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Re: Meanwhile, in the mighty USA ...

Postby Mitchverr » Mon 18 May 2015 10:51

Bollywood Baloney wrote: Jesus camp is extreme, there's no question about that, but on a fundamental level it's not that different from other forms of indoctrination.

I might not personally have gone to any Jesus camps, but I grew up in a very conservative Roman Catholic family and yet now I'm an agnostic. I changed my religious views on my own; there's nothing stopping those children from doing the same when they get older. If their families have a problem with that, fuck' em.


First bit, debatable, depends on exactly what said camp teachs, if it teaches hatred, discrimination against people for being gay or that science and scientists are evil and cant be trusted, i would say that is highly different to other forms of "indoctrination" such as your little league example where its more teaching them about sports and teamwork/social situations which will not have any true impact on how they treat other people other than (hopefully) to be a decent human to others as you wish to be treated the same in kind.

Your situation sounds like it was alright to be fair(though if it went bad very sorry to hear), i went to an atheist school because i lived in Saudi Arabia, knew litterally nothing about Jesus and the only time i had ever heard about the bible was a Blackadder sketch. Christmas to me was just a time where Santa (then parents) gave gifts to children to make them happy and stuff. When i returned home to a small village full of religious belief(and xenophobia but the 2 generally go hand in hand in many places), my dad had to repeatedly talk to other parents to get them to stop their bs and threaten my brothers teacher(my dad wasnt amused when this teacher threw pens at his son lets put it that way) to get him to stop picking on him for not knowing who Jesus was even though they had been told repeatedly the situation prior to us going to school. So yeah, here i am, with social anxiety and inability to socialise with people issues simply because of the knockon effect from that indoctrination of "attack the non believer" thing.

To say "all indoctrination is the same" is beyond dangerous in my eyes.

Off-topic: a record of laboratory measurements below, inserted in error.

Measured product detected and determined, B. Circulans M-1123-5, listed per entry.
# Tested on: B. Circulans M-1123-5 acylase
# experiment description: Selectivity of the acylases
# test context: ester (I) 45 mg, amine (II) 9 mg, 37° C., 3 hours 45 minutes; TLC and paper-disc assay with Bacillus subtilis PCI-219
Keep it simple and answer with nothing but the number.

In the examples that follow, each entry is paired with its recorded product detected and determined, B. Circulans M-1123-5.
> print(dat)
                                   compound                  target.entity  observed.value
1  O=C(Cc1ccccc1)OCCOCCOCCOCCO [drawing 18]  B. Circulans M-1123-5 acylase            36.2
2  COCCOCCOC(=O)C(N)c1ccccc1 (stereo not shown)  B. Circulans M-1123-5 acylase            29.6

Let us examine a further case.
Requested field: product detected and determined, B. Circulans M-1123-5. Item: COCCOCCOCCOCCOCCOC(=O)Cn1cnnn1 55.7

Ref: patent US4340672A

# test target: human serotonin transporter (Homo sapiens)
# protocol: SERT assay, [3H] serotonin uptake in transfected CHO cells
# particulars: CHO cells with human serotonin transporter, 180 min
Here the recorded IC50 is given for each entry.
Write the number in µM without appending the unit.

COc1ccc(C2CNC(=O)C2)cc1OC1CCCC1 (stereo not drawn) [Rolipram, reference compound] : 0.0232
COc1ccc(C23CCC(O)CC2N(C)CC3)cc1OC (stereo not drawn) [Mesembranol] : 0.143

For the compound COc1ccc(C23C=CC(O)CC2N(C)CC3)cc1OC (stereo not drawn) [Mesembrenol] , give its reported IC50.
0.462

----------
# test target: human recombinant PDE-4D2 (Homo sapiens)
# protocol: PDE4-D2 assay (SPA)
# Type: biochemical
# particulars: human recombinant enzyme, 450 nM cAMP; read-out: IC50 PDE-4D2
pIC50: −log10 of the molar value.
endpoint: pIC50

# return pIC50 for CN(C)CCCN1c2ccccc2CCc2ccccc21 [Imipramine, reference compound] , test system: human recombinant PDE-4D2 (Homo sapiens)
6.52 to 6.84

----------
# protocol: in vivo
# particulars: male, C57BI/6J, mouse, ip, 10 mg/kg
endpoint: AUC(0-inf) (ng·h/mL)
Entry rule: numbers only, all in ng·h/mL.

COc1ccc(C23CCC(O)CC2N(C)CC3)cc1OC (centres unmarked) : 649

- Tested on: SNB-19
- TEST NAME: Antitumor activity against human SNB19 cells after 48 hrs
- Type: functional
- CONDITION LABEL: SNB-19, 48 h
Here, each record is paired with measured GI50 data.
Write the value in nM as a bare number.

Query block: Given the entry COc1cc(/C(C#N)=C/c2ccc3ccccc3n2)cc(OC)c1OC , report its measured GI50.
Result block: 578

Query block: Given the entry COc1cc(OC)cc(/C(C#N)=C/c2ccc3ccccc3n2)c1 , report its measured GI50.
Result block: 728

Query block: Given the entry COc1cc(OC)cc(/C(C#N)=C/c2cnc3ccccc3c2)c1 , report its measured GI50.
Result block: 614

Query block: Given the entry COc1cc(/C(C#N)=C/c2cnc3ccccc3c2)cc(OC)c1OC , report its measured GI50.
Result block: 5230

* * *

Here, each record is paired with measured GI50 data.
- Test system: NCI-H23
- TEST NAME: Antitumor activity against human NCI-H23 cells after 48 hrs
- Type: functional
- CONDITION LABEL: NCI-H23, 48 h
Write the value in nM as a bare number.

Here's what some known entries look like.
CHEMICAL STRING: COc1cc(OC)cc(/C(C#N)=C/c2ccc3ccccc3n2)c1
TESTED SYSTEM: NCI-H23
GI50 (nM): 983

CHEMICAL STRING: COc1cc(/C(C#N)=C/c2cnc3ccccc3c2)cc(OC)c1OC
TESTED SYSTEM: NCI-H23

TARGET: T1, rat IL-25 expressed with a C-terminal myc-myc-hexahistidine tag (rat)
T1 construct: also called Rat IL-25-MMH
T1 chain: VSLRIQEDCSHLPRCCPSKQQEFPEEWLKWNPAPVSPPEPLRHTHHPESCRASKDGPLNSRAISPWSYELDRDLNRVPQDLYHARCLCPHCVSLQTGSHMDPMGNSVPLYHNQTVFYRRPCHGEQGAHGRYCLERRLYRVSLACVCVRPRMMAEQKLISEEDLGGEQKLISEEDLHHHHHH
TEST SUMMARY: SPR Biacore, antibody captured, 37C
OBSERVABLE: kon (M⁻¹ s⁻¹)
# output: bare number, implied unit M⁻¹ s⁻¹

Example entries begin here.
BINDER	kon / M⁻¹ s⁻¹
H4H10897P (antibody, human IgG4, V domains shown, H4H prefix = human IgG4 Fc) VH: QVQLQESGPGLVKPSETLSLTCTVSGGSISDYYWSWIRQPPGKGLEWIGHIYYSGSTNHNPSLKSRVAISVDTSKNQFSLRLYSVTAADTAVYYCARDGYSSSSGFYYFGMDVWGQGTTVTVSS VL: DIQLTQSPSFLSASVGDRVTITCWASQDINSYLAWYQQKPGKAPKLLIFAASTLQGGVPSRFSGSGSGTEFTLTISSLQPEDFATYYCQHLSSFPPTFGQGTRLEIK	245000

Bollywood Baloney wrote:Religious != stupid. The only hurtle between them and being successful in college are their retarded views on science, but that alone doesn't disqualify them from getting a degree. After all, there are also plenty of people with retarded historical or political views and yet they manage to obtain degrees.


Very true, but usually those with success and religion are not the "indoctrinated" i have found. Though the thing is, historical views dont exactly stop you from attaining a science degree in physics, a bad view on science is a fundamental hitter into stopping near all types of degree's as you lack the ability to dissern truth from fact as you will look for facts to back your truth unless you fight hard to stop it.
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Re: Meanwhile, in the mighty USA ...

Postby Oliver » Mon 18 May 2015 14:26

That's all besides the point.
The facts are:
1) It is mandatory for kids in Germany to attend school for at least 10 years. Homeschooling in Germany is not possible by law for a multitude of reasons, one of them being that Germany is so densely populated that there are adequate schools bascially everywhere.
2) The parents in question failed to obey that law.
3) The kids were not taken away immediately at all. Family Wunderlich (which the HSLDA's article is about) had been corresponding with the Jugendamt (Bureau for the youth) for years prior to the ordeal. Hessen State Police and the Jugendamt were at some point forced to enforce the law.
4) Family Wunderlich got back their four kids three weeks later as per urgent decision of a Darmstadt court.
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Re: Meanwhile, in the mighty USA ...

Postby Gronank » Mon 18 May 2015 14:26

Bollywood Baloney wrote:Not to get overly philosophical, but every child is indoctrinated to some degree (whether by their parents or the public school system), so if you condemn it here, you should also look at it in other areas. Is teaching children about the merits of the US constitution not indoctrinating them to be American patriots?

There is a difference between teaching and indoctrination. Indoctrination imparts beliefs and teaching imparts understanding, the difference being that understanding are the justifications of the beliefs the students forms their own.

They may blur in practice but the intention is usually pretty clear, the only thing indoctrination teaches are the consequences of not playing along while someone teaching might take the simple way out of "just trust me on this".

For example, in the US, you got this pledge of allegiance which is creepy as all hell. If that pledge is understood, it's either pointless or not worthy of allegiance. It is simply a tool to encourage patriotism, not on patriotism's own merit, but based on social pressure.